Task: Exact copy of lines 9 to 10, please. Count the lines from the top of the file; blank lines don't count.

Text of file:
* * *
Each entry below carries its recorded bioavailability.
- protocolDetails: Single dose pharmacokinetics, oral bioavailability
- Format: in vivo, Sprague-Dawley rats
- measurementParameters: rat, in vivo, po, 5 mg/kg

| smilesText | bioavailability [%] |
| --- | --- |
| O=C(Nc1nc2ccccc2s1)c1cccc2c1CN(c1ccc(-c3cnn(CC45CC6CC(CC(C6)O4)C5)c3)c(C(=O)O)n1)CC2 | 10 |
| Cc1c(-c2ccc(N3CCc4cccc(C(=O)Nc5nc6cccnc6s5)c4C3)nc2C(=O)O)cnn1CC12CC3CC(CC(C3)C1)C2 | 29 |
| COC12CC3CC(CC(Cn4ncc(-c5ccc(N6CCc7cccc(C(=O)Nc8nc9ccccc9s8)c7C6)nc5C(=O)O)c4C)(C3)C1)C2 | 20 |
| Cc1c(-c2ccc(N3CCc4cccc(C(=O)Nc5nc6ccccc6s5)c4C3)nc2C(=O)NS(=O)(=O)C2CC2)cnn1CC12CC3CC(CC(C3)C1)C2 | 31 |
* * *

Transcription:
| COC12CC3CC(CC(Cn4ncc(-c5ccc(N6CCc7cccc(C(=O)Nc8nc9ccccc9s8)c7C6)nc5C(=O)O)c4C)(C3)C1)C2 | 20 |
| Cc1c(-c2ccc(N3CCc4cccc(C(=O)Nc5nc6ccccc6s5)c4C3)nc2C(=O)NS(=O)(=O)C2CC2)cnn1CC12CC3CC(CC(C3)C1)C2 | 31 |